Prime brown pelican nesting area dramatically eroding near Plaquemines

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wwltv.com

Posted on July 18, 2012 at 6:45 PM

Updated Wednesday, Jul 18 at 7:22 PM

Maya Rodriguez / Eyewitness News
Email: mrodriguez@wwltv.com | Twitter: @mrodriguezwwl

CAT ISLAND, La.-- Two slivers of land stick out in Cat Bay, the body of water which gives them their names: Cat Island East and Cat Island West. The word "island" may be a generous term, though.
 
"This island's on life support," said Mike Benge, senior volunteer with Ducks Unlimited.

The two islands are home to several nesting birds, including the state bird, the brown pelican. However, their habitat is under threat from years of coastal erosion, compounded by the effects of the BP oil spill two years ago.

"During the oil spill in 2010, this whole area got covered with oil," said P.J. Hahn, coastal zone director for Plaquemines Parish. "You can see, most of the mangrove trees are dead."

The erosion on one of the islands is dramatic: before the oil spill, it was about five acres. Now, it is down to less than a half an acre. Part of the problem is, when there is not enough land, pelican eggs are ending up in the water. Those will never hatch.

"The nest is created so the mama can incubate them at a certain temperature," Benge said. "If they go under that certain temperature for any length of time, they're going to be dead."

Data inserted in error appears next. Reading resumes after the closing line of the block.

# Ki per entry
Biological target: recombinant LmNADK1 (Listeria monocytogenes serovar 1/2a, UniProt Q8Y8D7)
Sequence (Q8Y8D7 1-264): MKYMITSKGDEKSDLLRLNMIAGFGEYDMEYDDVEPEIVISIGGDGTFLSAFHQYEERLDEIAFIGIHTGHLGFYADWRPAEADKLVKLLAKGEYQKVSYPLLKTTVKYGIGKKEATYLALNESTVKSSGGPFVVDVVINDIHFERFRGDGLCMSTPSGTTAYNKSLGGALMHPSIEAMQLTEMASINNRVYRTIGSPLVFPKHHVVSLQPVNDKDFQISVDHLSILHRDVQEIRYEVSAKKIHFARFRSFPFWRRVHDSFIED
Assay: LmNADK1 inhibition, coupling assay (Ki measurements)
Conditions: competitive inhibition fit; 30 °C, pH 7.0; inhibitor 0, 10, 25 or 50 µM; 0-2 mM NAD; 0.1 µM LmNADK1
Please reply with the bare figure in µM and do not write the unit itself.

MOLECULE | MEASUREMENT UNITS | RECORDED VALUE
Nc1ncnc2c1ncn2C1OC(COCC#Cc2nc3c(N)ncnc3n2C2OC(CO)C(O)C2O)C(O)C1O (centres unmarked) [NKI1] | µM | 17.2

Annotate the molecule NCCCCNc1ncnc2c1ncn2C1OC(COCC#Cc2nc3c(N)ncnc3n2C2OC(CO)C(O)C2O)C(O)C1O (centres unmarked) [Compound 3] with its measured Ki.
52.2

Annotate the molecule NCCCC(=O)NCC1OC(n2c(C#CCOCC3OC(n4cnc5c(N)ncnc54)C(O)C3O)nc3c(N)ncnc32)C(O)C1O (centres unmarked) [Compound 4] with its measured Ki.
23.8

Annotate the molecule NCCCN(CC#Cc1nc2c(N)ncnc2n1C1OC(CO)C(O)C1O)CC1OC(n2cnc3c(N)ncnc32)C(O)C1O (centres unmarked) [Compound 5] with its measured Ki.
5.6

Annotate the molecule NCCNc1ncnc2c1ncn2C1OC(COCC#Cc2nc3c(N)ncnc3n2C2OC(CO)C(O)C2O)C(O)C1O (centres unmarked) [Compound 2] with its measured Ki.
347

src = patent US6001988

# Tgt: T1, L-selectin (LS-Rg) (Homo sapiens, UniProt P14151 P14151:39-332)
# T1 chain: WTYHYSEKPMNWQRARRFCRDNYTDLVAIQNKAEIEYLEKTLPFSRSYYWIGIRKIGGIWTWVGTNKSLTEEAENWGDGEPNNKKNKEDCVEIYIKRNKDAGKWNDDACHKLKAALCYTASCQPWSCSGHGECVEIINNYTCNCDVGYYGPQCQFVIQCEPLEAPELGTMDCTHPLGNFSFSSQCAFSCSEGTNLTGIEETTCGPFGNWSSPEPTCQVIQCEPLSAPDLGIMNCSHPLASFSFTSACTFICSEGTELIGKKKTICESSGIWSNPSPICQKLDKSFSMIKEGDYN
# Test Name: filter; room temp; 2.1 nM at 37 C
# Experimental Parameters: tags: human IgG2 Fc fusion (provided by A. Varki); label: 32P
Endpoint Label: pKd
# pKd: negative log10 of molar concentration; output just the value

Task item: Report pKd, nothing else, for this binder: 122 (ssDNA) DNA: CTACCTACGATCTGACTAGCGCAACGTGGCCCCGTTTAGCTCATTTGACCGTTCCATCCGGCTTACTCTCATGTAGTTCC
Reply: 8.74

The Brown Pelican finally came off the endangered species list in 2009, after they virtually disappeared from Louisiana in the 1950s and '60s because of the effects of DDT. Now, there is a growing fear history could repeat itself, because there is not enough habitat for the birds to nest.

"I believe it could, just watching these islands disappearing," Hahn said.

To try and shore up both of the islands, Plaquemines Parish is setting aside $250,000. In order to raise more money for restoration efforts, NOLA Fine Art is selling a print by artist Michael Hunt, based on Hahn's photographs from Cat Island, to benefit Ducks Unlimited and their restoration effort.

"Coastal conservation is more than just water fowl. Coastal conservation is water quality issues, quality of life, seafood," said David Gegenheimer of the St. Bernard Chapter of Ducks Unlimited.

The hope now is to get through hurricane season without a storm -- because that is all it would take to wipe what remains of Cat Island off the map.

For more information on the Cat Island Project print, click here.

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